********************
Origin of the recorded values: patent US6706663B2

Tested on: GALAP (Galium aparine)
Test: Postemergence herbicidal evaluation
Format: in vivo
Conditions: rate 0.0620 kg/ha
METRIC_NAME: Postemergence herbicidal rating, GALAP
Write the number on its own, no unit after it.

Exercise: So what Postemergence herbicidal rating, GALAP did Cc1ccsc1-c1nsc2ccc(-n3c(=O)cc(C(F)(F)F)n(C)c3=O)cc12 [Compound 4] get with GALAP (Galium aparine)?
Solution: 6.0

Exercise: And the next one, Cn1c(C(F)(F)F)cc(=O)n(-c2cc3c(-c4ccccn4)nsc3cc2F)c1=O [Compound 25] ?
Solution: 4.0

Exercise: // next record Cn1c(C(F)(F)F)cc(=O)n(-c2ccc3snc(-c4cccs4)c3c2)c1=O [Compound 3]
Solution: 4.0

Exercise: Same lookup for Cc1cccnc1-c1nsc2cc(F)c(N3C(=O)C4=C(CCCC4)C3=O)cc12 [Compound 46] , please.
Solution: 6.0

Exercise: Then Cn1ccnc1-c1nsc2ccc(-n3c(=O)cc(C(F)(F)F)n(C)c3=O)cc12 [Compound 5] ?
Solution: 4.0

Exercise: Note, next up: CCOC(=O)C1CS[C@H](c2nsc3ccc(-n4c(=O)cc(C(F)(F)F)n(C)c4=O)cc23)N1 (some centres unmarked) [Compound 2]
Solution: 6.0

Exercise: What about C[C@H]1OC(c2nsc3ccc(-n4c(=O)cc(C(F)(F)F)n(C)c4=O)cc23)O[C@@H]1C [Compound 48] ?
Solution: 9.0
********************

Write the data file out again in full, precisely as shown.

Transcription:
Origin of the recorded values: patent US6706663B2

Tested on: GALAP (Galium aparine)
Test: Postemergence herbicidal evaluation
Format: in vivo
Conditions: rate 0.0620 kg/ha
METRIC_NAME: Postemergence herbicidal rating, GALAP
Write the number on its own, no unit after it.

Exercise: So what Postemergence herbicidal rating, GALAP did Cc1ccsc1-c1nsc2ccc(-n3c(=O)cc(C(F)(F)F)n(C)c3=O)cc12 [Compound 4] get with GALAP (Galium aparine)?
Solution: 6.0

Exercise: And the next one, Cn1c(C(F)(F)F)cc(=O)n(-c2cc3c(-c4ccccn4)nsc3cc2F)c1=O [Compound 25] ?
Solution: 4.0

Exercise: // next record Cn1c(C(F)(F)F)cc(=O)n(-c2ccc3snc(-c4cccs4)c3c2)c1=O [Compound 3]
Solution: 4.0

Exercise: Same lookup for Cc1cccnc1-c1nsc2cc(F)c(N3C(=O)C4=C(CCCC4)C3=O)cc12 [Compound 46] , please.
Solution: 6.0

Exercise: Then Cn1ccnc1-c1nsc2ccc(-n3c(=O)cc(C(F)(F)F)n(C)c3=O)cc12 [Compound 5] ?
Solution: 4.0

Exercise: Note, next up: CCOC(=O)C1CS[C@H](c2nsc3ccc(-n4c(=O)cc(C(F)(F)F)n(C)c4=O)cc23)N1 (some centres unmarked) [Compound 2]
Solution: 6.0

Exercise: What about C[C@H]1OC(c2nsc3ccc(-n4c(=O)cc(C(F)(F)F)n(C)c4=O)cc23)O[C@@H]1C [Compound 48] ?
Solution: 9.0